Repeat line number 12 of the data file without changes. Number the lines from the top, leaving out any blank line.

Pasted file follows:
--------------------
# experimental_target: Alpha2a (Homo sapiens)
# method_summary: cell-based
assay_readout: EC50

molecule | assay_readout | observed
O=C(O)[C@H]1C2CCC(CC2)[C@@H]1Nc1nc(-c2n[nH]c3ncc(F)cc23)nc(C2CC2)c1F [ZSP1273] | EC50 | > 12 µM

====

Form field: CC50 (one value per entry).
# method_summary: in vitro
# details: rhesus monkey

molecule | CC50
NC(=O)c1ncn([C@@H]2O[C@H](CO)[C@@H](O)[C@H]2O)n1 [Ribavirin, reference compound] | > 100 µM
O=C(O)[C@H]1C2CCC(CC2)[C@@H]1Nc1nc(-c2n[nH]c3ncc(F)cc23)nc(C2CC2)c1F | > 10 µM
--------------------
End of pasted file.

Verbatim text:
O=C(O)[C@H]1C2CCC(CC2)[C@@H]1Nc1nc(-c2n[nH]c3ncc(F)cc23)nc(C2CC2)c1F | > 10 µM